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I think the better analogy is to music. It's okay to say a song is inspired by the Rolling Stones, even though the band's name is a trademark.


Steven A. Shaw aka "Fat Guy"
Co-founder, Society for Culinary Arts & Letters, sshaw@egstaff.org
Proud signatory to the eG Ethics code
Director, New Media Studies, International Culinary Center (take my food-blogging course)

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It has become quite a tribunal hasn't it?

As much as I don't agree with exactly what has transpired in the form of copying the dishes, I am sorry for these people that this has happened to them - because they are being made an example of only because they were caught - even though this kind of thing is common - to whatever extent.

What I would like to see from the other chefs in question is a black and white declaration in this forum, that they are obviously monitoring, that in their current work or in any of the work that has brought them to where they are - they have never plagiarized, never used something they knew to exist previously without crediting the proper source and never passed off something they knew to be a product of the work of another as their own - to whatever extent - to whatever degree.

Because in my opinion - if you cannot be measured by your own stick - then any debate on the subject as it pertains to you is worthless and the items that started this entire thread are moot in that context.

I don't have any expectation that that is going to happen - and will be extremely happy to see it if it does.

Your answer will speak volumes, your lack of answer will speak volumes, as would the removal of this post.

And let Karma treat you (and me) accordingly.

Sizzleteeth,

With all due respect it seems you have little idea of the evolution of a chef. We spend the early part of our careers studying what has already been done. It's called a foundation/the basics or whatever words you wish to use. Then at some point we make a choice; to simply continue what has already been done before, or to try and develop one's own style. Regardless of which path we choose there will necessarily be a type of plaigarism. We are all guilty of standing on the shoulders of those who have come before us. It is impossible for us not to. Even if you choose to develop your own style, all that it can really amount to is taking the sum of your existing experiences/ training and try to make it your own; twist it, spin it, evolve it somehow leaving your own fingerprint on the timeline of cooking. Inevitably there will be elements/aspects of a dish that will be traceble to previous training, but it is our hope to personlize it, to somehow make a contribution to what we have learned. Somehow take cooking a little farther down the road than where it was when we came across it.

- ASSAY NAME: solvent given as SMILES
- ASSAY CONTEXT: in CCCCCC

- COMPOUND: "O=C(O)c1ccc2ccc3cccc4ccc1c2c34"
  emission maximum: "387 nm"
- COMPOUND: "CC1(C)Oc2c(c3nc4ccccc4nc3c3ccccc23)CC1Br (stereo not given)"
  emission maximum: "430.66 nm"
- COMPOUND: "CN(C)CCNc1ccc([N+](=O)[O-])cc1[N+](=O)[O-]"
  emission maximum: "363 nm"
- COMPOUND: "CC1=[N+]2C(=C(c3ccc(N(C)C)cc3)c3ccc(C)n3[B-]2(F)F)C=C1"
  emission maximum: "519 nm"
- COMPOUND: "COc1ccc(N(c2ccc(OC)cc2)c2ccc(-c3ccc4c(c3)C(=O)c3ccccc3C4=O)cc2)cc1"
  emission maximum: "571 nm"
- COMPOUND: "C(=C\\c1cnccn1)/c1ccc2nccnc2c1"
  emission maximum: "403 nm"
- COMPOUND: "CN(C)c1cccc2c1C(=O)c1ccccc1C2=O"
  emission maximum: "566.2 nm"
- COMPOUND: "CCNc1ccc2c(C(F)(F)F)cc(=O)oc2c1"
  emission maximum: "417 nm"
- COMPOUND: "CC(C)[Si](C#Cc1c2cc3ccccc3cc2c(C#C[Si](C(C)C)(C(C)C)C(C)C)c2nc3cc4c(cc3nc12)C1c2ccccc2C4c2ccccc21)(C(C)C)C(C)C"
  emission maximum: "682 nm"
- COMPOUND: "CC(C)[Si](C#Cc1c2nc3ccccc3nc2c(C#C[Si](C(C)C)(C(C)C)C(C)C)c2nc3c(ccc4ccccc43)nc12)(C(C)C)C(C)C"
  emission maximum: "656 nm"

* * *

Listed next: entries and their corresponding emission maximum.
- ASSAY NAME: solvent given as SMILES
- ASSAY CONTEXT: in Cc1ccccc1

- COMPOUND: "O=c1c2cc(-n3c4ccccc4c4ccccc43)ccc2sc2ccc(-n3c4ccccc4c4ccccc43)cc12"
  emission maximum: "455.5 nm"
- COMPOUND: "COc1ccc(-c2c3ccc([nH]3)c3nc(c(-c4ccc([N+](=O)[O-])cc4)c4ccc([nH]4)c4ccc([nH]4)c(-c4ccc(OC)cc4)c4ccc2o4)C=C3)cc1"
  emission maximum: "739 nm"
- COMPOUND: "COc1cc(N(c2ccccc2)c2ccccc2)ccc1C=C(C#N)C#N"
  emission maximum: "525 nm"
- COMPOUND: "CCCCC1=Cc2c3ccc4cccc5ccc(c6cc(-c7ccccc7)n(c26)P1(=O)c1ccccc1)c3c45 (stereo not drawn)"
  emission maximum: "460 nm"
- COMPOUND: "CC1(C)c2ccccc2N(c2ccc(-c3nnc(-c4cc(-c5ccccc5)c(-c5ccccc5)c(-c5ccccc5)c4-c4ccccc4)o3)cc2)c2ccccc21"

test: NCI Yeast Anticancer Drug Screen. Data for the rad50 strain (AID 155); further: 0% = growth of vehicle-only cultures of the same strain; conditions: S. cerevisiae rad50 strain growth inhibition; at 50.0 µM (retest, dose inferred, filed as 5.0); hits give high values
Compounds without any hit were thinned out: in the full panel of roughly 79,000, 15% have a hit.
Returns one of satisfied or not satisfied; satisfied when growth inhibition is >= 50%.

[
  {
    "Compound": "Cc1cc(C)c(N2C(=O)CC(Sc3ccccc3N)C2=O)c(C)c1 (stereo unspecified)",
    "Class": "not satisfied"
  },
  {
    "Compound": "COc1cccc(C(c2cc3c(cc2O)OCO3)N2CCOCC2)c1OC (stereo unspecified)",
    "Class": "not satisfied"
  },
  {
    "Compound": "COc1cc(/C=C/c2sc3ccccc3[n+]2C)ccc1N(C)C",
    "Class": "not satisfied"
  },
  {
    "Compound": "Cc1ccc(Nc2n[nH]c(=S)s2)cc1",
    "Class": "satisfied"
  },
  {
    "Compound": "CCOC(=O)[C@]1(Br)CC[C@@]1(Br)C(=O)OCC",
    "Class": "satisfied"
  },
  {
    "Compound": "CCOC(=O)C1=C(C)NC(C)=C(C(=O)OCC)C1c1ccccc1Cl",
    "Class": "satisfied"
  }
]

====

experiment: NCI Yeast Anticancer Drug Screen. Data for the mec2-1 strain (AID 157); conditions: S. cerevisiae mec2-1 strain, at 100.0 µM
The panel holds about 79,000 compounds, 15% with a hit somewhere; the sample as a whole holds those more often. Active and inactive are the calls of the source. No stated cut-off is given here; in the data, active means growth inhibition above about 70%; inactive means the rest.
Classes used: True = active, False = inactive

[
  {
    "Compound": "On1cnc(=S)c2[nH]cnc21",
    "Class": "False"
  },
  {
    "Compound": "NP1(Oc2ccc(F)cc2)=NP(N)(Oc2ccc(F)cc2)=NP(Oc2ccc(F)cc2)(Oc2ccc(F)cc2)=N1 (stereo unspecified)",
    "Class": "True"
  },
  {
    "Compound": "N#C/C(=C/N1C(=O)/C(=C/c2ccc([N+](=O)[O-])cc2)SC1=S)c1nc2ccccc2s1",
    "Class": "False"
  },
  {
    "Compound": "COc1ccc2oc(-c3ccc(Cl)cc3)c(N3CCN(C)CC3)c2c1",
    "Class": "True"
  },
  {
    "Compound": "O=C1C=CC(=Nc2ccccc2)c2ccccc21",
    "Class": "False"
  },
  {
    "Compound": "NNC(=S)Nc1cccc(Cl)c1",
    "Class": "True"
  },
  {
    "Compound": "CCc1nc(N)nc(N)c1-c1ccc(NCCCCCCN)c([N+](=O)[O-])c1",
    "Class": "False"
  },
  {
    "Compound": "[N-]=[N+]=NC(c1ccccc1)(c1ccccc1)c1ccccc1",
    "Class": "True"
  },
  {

It is with that in mind, we must consider what has transpired here. Someone has, for quite some time been taking credit or even worse, been given awards for food which he hasn't been forthright about. It is exact replica after exact replica of food from at no less than 4 restaurants in the U.S. But without any acknowledgement. This is an unacceptable type of plaigarism, one that we cannot condone. It is not the way any of us go about creating our menus.

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I think the better analogy is to music. It's okay to say a song is inspired by the Rolling Stones, even though the band's name is a trademark.

Drawing together the theme of this thread, Steven's Stones analogy, and John's concept for a Tribute Restaurant means it could only be named one thing.


Edited by jamiemaw (log)

from the thinly veneered desk of:

Jamie Maw

Food Editor

Vancouver magazine

www.vancouvermagazine.com

Foodblog: In the Belly of the Feast - Eating BC

"Profumo profondo della mia carne"

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I think the better analogy is to music. It's okay to say a song is inspired by the Rolling Stones, even though the band's name is a trademark.

Of course it is!


Michael aka "Pan

 

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Sizzleteeth,

With all due respect it seems you have little idea of the evolution of a chef.  Regardless of which path we choose there will necessarily be a type of plaigarism. We are all guilty of standing on the shoulders of those who have come before us. It is impossible for us not to. Even if you choose to develop your own style, all that it can really amount to is taking the sum of your existing experiences/ training and try to make it your own; twist it, spin it, evolve it somehow leaving your own fingerprint on the timeline of cooking. Inevitably there will be elements/aspects of a dish that will be traceble to previous training, but it is our hope to personlize it, to somehow make a contribution to what we have learned.

Wylie - I'll make one more post here to say that on this we agree.

Though I would say a readily identifiable style is at the same level as a specific dish - in my mind.